12 posts tagged "Stefano Tonchi"
The designer merry-go-round keeps on spinning. Much-missed Olivier Theyskens will design a capsule collection for Theory, and Christophe Lemaire, formerly of Lacoste, will take over for the departing Jean Paul Gaultier (pictured) at Hermès. [WWD; NYT]
Changes are brewing in the world of menswear, too. Daiki Suzuki, the Japanese-born designer of Engineered Garments, will step down as creative director of the Americana label Woolrich Woolen Mills; the blogger-adored Mark McNairy will take over there. [WWD]
Louise, we hardly knew ye. Louise J. Esterhazy, the alter ego of John Fairchild, will retire her society column in W under Stefano Tonchi’s new editorship. “Louise,” over the years, brought us such salty musings as “You could reply that’s frivolous in this troubled world, but do you really think dressing like an existential nun with suicidal thoughts is going to solve Bosnia?” [Page Six]
Helmut Lang alum and knitwear designer Tobias Wong of Wong Wong is teaming up with Happy Socks for a series of World Cup styles. Just another reason to get in the mood for the World Cup. [Racked]
And you’ve already seen Louis Vuitton’s London opening bacchanal through the eyes of Derek Blasberg; now see it through the eyes—er, eye—of monocular cartoon correspondent Darcel, of the great blog Darcel Disappoints. Keep your eye peeled for a cartoonified Peter Marino, too. [Nowness]
As expected, Giles Deacon (pictured) has been named creative director at Emanuel Ungaro. Let’s just pretend the Lindsay years never happened. [Vogue U.K.]
August will be Stefano Tonchi’s first issue at W. For his first cover? A twofer, Jon Hamm and Rebecca Hall (co-stars in the new Ben Affleck movie The Town). W: the new, edgy indie? [WWD]
Alana Zimmer: total Charlotte. Sessilee‘s a Samantha. If you’ve ever been curious (and frankly, we didn’t know we were until we read the article), Modelinia rounded up a few of its favorite catwalkers to find out which Sex girl they identify with most. [Modelinia]
Charlotte Ronson, licensed driver. Slow news day? [WSJ]
And a great little clip from the vaults: Yves Saint Laurent on What’s My Line. [Styleite]
“The art of telling a story cannot be done better than it is with a picture,” said lensman Mark Seliger (pictured) last night at the International Center of Photography’s 26th annual Infinity Awards. His tablemates—Ingrid Sischy, Craig McDean, and Calvin Klein (that last no stranger to telling a fashion story, often sans clothes, in the medium)—would likely agree. When Seliger first moved to New York, he went on, he volunteered at the Center in exchange for darkroom time, and the debt runs deep. “Giving back to the ICP is important because the act of documenting what is going on—which is so crazy—is so important!” Rising star Alexi Lubomirski agreed, adding that photography has an immediacy that other mediums lack. As a “frustrated artist,” he finds that “when you paint a painting, it takes three months before you know if it’s good or not. With photography, it is instantaneous! Though,” he went on to add ruefully, “that can be a bad thing…”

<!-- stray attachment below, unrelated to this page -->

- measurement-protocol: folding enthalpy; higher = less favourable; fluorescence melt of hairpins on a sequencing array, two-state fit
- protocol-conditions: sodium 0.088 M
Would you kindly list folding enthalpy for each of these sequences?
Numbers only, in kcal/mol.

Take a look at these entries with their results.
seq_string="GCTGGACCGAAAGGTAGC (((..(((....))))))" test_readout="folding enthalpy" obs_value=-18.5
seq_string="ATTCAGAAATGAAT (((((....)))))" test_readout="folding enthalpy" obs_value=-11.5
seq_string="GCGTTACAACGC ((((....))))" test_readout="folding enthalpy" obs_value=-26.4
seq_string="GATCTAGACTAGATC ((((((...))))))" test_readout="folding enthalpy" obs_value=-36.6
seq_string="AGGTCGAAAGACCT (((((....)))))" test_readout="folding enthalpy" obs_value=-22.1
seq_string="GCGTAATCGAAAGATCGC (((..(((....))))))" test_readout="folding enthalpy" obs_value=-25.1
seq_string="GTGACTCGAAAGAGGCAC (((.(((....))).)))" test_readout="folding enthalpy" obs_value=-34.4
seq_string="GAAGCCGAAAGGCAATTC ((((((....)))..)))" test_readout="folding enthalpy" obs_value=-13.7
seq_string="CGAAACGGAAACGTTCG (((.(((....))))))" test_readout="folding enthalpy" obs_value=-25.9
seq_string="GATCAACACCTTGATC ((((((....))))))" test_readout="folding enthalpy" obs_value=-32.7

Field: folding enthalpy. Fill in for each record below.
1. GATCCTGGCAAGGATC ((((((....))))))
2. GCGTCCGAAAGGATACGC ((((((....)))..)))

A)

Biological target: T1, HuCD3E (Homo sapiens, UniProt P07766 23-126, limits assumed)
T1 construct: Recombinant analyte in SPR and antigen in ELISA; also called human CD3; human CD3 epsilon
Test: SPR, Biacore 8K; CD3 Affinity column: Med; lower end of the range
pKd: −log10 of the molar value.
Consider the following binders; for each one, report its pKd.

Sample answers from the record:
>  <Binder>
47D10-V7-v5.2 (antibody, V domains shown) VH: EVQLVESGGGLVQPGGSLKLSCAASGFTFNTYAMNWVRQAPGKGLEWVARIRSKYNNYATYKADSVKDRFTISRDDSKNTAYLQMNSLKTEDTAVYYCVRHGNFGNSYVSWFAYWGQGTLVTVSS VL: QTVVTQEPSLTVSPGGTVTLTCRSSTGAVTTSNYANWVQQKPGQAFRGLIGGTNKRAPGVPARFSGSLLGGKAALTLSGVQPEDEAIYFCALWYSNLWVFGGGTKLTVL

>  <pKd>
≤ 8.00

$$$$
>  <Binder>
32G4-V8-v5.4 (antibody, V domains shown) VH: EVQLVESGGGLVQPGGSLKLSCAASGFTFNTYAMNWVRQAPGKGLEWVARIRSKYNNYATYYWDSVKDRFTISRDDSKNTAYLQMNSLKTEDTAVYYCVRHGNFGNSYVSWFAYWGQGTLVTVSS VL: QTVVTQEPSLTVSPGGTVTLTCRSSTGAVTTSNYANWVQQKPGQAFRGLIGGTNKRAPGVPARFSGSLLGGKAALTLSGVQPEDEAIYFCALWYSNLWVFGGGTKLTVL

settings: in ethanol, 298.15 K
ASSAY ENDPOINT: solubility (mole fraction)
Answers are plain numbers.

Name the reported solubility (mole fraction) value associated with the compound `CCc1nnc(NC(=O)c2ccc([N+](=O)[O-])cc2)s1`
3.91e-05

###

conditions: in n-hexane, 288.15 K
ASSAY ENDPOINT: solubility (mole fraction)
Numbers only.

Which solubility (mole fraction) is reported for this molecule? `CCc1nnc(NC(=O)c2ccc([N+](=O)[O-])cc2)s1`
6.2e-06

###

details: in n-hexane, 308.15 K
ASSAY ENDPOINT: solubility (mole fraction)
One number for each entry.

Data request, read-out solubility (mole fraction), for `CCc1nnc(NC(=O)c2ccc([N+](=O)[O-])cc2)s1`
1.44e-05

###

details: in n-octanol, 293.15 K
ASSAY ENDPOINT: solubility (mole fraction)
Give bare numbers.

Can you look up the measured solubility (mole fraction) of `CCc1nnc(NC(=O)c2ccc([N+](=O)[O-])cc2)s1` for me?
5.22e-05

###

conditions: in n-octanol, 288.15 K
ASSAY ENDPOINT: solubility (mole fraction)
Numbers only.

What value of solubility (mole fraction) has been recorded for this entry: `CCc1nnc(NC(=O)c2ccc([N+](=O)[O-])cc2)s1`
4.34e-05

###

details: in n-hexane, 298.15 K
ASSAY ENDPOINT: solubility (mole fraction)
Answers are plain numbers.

The awards this year passed over fashion-centric photogs, but the style set was still well represented—not only by Klein, McDean, and Sischy, but designers Jay Kos, Gaby Basora, and W‘s Stefano Tonchi, too. The awards themselves were presented to, among others, Luc Sante, for his writings on photography; to photojournalist Reza for his gritty wartime captures in Afghanistan; to artist Lorna Simpson; and to Raphaël Dallaporta, who nabbed the Young Photographer Award. Duly collected, it was time for a stylish exit. In the words of Danielle Levitt, who’s shot for The New York Times Magazine, Arena Homme Plus, and Details, “This was amazing! Now it’s time I beat some people to my cab.”
Top editors including W‘s Stefano Tonchi, Vogue‘s Sally Singer, and Kim Hastreiter of Paper magazine joined Isabel Toledo and the top brass from Payless ShoeSource at Casa Lever today for a lunch to fête the designer’s collaboration with the global chain. Toledo has created seven shoe styles—all vegan and all, she promises, comfortable to walk in—along with two bags. We’re particularly fond of the rubber-soled wedge ghillie on the gal on the left of this Ruben Toledo watercolor. Thanking CEO LuAnn Via and CMO Eran Cohen, who were in town from the company’s headquarters in Topeka, Kansas, Toledo said, “I’m very well oiled in the special and the unique, and you’re top at getting product to the masses.” With 4,200 locations in 19 countries (Russia will make 20 later this year), plenty of people are going to become better acquainted with Toledo’s special brand of uniqueness when the shoes arrive in September.
Pitti Immagine CEO Raffaello Napoleone held a lunch today at Adour, the Alain Ducasse restaurant in the St. Regis, to promote his organization’s January trade fair in Florence. One of the schedule’s highlights will be Giles Deacon’s Pitti W pre-fall presentation to be held at Richard Ginori 1735, a Florentine porcelain manufacturer. On the menswear front: Lars Nilsson has been invited to preview his new Mr. Nils men’s collection, and up-and-comer Umit Benan, the winner of the first edition of “Who Is on Next? Uomo,” will showcase his full Fall line. In other news, Stefano Tonchi of The New York Times and Maria Luisa Frisa will celebrate the release of their new book All Power to the Imagination: Walter Albini and His Times during the fair. At 300-plus pages with over 1,000 images, it’s a tribute to one of Italy’s most influential (but often overlooked) designers. And speaking of Italian legends, La Spezia, which makes uniforms for the Italian navy, will debut a collection made from military fabrics dating back to the fifties and sixties. If those aren’t reasons enough to book your trip now, Napoleone reports that getting to Florence is easier than ever; the train ride from Milan is now just 1 hour and 40 minutes long.